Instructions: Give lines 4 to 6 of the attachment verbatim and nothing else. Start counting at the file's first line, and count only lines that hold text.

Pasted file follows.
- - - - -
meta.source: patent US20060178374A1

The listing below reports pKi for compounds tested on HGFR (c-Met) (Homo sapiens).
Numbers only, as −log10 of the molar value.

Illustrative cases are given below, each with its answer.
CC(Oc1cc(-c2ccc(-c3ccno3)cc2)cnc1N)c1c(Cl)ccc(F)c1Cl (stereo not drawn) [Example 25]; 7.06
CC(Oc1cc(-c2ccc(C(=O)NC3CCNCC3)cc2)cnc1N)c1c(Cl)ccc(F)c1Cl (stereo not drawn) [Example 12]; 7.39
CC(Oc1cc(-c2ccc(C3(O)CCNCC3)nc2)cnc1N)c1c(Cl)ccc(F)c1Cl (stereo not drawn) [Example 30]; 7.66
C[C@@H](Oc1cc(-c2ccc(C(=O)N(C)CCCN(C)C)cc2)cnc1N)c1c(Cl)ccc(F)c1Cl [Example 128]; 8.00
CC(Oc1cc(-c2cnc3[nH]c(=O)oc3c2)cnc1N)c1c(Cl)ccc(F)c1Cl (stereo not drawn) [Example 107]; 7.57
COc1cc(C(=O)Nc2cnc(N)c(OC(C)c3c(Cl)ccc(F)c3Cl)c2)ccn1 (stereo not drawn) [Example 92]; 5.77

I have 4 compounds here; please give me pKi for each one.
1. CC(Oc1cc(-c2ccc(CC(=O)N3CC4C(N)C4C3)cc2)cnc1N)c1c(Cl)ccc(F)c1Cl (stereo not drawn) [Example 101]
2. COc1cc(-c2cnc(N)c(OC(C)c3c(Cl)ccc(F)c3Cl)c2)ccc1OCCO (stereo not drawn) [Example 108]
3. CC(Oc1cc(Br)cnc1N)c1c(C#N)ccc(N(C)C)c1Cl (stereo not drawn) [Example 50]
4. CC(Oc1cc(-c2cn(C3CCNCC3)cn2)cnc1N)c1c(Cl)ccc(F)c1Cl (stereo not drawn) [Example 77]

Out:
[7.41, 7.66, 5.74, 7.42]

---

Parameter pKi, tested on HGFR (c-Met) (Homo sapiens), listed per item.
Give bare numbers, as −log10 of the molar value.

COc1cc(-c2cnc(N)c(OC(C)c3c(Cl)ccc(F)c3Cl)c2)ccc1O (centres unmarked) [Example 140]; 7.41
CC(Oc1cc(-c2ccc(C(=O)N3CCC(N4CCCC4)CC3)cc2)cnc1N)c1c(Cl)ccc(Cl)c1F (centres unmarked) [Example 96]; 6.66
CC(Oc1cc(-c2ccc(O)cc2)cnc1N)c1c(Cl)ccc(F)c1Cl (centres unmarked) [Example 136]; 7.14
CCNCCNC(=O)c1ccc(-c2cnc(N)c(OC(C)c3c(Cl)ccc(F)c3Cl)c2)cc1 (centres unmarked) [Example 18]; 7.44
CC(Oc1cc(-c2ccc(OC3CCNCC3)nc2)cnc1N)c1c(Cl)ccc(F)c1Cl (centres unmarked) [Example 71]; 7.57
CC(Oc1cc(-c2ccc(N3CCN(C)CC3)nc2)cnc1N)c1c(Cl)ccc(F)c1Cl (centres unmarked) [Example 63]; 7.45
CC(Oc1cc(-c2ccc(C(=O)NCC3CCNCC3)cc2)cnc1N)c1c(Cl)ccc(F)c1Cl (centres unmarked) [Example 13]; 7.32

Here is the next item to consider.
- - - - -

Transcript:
Illustrative cases are given below, each with its answer.
CC(Oc1cc(-c2ccc(-c3ccno3)cc2)cnc1N)c1c(Cl)ccc(F)c1Cl (stereo not drawn) [Example 25]; 7.06
CC(Oc1cc(-c2ccc(C(=O)NC3CCNCC3)cc2)cnc1N)c1c(Cl)ccc(F)c1Cl (stereo not drawn) [Example 12]; 7.39